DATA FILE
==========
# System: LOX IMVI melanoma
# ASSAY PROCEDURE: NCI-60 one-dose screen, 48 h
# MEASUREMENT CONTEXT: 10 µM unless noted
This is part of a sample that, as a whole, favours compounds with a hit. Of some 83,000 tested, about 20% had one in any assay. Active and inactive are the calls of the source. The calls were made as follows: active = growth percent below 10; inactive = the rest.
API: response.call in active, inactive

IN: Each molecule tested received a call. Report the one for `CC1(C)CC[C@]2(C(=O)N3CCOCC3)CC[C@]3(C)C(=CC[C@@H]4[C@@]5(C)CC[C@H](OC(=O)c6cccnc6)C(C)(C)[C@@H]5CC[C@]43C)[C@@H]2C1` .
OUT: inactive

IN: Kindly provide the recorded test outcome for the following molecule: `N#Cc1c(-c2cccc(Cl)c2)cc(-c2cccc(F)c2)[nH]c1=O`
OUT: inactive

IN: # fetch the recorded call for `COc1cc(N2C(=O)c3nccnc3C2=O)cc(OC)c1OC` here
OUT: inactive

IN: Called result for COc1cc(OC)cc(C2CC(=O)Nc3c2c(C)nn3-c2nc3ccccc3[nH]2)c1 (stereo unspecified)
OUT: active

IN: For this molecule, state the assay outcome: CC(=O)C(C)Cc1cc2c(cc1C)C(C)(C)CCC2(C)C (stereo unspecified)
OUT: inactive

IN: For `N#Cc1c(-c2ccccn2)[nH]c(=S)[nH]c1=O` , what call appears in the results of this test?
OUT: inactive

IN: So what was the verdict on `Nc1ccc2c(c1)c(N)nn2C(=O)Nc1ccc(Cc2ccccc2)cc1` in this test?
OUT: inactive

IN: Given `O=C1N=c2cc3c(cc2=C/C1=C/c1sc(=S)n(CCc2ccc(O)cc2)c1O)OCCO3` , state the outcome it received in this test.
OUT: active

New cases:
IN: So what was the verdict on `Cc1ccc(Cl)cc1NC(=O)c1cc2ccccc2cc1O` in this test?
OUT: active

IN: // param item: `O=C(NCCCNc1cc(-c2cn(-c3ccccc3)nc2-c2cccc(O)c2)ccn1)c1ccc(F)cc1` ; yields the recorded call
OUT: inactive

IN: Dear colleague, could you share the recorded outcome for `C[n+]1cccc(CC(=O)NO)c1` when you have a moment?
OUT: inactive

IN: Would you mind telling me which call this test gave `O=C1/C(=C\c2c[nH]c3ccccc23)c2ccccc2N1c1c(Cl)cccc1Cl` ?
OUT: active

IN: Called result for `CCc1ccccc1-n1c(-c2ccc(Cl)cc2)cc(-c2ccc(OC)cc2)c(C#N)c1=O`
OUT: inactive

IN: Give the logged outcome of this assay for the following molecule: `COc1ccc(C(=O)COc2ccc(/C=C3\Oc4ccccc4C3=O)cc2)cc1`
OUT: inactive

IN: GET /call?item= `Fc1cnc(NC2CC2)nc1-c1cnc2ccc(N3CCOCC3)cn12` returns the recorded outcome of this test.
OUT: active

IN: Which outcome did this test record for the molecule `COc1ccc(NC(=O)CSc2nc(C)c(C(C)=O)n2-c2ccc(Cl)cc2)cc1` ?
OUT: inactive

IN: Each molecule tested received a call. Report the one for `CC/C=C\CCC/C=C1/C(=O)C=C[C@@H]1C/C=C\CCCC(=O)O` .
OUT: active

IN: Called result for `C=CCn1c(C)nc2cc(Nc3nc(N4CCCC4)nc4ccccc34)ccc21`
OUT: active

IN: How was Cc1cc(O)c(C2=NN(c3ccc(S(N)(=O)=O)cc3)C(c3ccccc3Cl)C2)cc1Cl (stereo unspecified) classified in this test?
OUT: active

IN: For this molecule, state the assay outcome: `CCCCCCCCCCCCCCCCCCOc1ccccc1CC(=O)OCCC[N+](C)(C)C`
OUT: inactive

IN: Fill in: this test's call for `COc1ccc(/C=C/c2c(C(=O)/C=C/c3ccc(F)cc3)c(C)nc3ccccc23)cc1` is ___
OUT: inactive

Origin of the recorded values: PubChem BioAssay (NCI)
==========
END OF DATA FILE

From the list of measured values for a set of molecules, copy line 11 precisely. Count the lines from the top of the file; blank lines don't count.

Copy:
OUT: inactive